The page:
I think it’s safe to say, however, that I learned my lesson this past weekend when I lost Lilly in the foothills of rural West Virginia. Having introduced her to the basics of backpacking over Spring Break, I brought Lilly on her first trip with the Outdoor Adventure Club, a weekend loop through the state’s Dolly Sods Wilderness. Following a cramped, seven-hour car ride to the trailhead, I let her out to loosen up when we arrived — and watched in vain as she took off up the mountain and out of sight.

I’m not going to go into too much detail about the five-hour search that followed — partly because I’m restricted by word count that I’m already on track to exceed, partly because the memory is still fresh and too painful to delve into — but I will provide you with some moments that highlight the anguish of that Saturday afternoon.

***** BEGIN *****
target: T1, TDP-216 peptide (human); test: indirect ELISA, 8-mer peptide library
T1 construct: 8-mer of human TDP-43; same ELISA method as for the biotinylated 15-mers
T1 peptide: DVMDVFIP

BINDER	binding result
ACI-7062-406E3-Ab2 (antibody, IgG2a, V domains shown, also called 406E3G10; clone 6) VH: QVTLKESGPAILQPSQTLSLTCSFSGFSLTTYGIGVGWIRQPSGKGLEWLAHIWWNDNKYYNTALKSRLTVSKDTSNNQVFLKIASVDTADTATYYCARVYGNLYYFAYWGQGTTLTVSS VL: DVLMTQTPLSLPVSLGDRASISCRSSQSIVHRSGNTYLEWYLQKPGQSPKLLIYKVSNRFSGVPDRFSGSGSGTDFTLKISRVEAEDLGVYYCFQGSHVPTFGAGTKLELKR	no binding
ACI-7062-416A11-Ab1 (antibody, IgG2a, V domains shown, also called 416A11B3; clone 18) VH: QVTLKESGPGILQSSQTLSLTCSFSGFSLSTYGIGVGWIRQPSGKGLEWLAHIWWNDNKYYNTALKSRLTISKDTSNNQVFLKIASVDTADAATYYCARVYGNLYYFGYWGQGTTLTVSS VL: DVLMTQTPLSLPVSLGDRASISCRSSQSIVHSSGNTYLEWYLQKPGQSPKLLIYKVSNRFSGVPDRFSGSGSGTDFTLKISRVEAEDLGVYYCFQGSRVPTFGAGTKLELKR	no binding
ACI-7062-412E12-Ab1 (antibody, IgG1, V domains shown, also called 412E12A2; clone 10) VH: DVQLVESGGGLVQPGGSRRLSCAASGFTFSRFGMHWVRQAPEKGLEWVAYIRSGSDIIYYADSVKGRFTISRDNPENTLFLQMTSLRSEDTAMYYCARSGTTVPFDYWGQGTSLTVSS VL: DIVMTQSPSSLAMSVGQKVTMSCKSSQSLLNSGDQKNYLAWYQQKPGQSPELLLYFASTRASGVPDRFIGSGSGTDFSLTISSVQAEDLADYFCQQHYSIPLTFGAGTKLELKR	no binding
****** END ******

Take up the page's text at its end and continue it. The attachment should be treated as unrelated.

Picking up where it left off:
The search involved hours and hours of trekking through dense wilderness, whistling, calling Lilly’s name and listening in vain for the sound of her collar clinking. It involved two river-crossings, one of which saw me slipping and falling into the icy current as snow began to fall around me. It involved trespassing on private property and knocking on doors throughout the Appalachian mountain town near the trailhead, accompanied by a local kid who described the community’s residents as “gun-happy.”

It involved two hours of sobbing as I came to terms with the fact that my best friend was gone. I wondered how I would break the news to all of Lilly’s friends back home, how I would explain to my sister, who is visiting next weekend, that she actually wasn’t going to get to meet her dog-niece.

Plagued by the intensifying nausea of my worst nightmare becoming a reality, I wondered if I didn’t deserve to throw myself from the trail’s steep edge. I talked myself out of it, but I still felt stung by a searing guilt, and for the first time in nine months, I seriously thought about drinking again.